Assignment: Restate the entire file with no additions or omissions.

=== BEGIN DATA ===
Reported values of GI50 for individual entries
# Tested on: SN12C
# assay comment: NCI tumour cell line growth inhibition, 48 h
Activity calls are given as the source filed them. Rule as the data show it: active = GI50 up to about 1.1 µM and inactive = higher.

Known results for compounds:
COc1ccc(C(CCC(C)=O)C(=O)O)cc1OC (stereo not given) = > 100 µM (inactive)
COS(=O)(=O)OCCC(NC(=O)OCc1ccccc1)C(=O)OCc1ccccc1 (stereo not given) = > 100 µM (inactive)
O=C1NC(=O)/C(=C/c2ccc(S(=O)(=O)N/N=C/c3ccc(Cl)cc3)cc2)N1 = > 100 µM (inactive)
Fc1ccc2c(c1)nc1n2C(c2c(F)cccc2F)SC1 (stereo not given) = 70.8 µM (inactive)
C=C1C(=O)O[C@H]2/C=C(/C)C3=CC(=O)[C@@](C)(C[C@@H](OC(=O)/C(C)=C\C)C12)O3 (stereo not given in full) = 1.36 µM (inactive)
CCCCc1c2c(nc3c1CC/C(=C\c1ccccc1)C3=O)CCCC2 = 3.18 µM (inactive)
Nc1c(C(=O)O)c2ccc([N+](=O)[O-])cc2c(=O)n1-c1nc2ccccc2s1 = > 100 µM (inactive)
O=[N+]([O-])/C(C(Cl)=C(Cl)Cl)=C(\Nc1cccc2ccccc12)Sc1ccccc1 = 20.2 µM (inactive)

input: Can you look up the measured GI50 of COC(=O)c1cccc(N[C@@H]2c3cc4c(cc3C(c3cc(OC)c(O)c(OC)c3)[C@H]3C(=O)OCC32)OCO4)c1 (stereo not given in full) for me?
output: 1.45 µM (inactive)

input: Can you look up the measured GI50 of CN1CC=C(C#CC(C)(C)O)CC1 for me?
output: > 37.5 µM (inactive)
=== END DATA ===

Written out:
Reported values of GI50 for individual entries
# Tested on: SN12C
# assay comment: NCI tumour cell line growth inhibition, 48 h
Activity calls are given as the source filed them. Rule as the data show it: active = GI50 up to about 1.1 µM and inactive = higher.

Known results for compounds:
COc1ccc(C(CCC(C)=O)C(=O)O)cc1OC (stereo not given) = > 100 µM (inactive)
COS(=O)(=O)OCCC(NC(=O)OCc1ccccc1)C(=O)OCc1ccccc1 (stereo not given) = > 100 µM (inactive)
O=C1NC(=O)/C(=C/c2ccc(S(=O)(=O)N/N=C/c3ccc(Cl)cc3)cc2)N1 = > 100 µM (inactive)
Fc1ccc2c(c1)nc1n2C(c2c(F)cccc2F)SC1 (stereo not given) = 70.8 µM (inactive)
C=C1C(=O)O[C@H]2/C=C(/C)C3=CC(=O)[C@@](C)(C[C@@H](OC(=O)/C(C)=C\C)C12)O3 (stereo not given in full) = 1.36 µM (inactive)
CCCCc1c2c(nc3c1CC/C(=C\c1ccccc1)C3=O)CCCC2 = 3.18 µM (inactive)
Nc1c(C(=O)O)c2ccc([N+](=O)[O-])cc2c(=O)n1-c1nc2ccccc2s1 = > 100 µM (inactive)
O=[N+]([O-])/C(C(Cl)=C(Cl)Cl)=C(\Nc1cccc2ccccc12)Sc1ccccc1 = 20.2 µM (inactive)

input: Can you look up the measured GI50 of COC(=O)c1cccc(N[C@@H]2c3cc4c(cc3C(c3cc(OC)c(O)c(OC)c3)[C@H]3C(=O)OCC32)OCO4)c1 (stereo not given in full) for me?
output: 1.45 µM (inactive)

input: Can you look up the measured GI50 of CN1CC=C(C#CC(C)(C)O)CC1 for me?
output: > 37.5 µM (inactive)